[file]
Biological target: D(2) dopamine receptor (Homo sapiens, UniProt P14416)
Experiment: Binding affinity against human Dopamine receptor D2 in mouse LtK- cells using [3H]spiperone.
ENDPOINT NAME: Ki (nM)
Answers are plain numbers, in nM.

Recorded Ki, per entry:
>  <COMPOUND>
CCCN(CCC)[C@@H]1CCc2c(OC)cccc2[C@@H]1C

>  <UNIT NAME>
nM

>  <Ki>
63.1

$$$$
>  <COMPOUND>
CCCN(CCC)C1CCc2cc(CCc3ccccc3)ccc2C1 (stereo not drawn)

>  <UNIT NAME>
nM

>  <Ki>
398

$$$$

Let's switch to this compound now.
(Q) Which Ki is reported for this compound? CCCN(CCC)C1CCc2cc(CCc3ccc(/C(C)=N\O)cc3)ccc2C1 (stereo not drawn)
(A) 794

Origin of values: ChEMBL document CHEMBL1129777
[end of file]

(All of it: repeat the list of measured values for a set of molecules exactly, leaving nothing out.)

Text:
Biological target: D(2) dopamine receptor (Homo sapiens, UniProt P14416)
Experiment: Binding affinity against human Dopamine receptor D2 in mouse LtK- cells using [3H]spiperone.
ENDPOINT NAME: Ki (nM)
Answers are plain numbers, in nM.

Recorded Ki, per entry:
>  <COMPOUND>
CCCN(CCC)[C@@H]1CCc2c(OC)cccc2[C@@H]1C

>  <UNIT NAME>
nM

>  <Ki>
63.1

$$$$
>  <COMPOUND>
CCCN(CCC)C1CCc2cc(CCc3ccccc3)ccc2C1 (stereo not drawn)

>  <UNIT NAME>
nM

>  <Ki>
398

$$$$

Let's switch to this compound now.
(Q) Which Ki is reported for this compound? CCCN(CCC)C1CCc2cc(CCc3ccc(/C(C)=N\O)cc3)ccc2C1 (stereo not drawn)
(A) 794

Origin of values: ChEMBL document CHEMBL1129777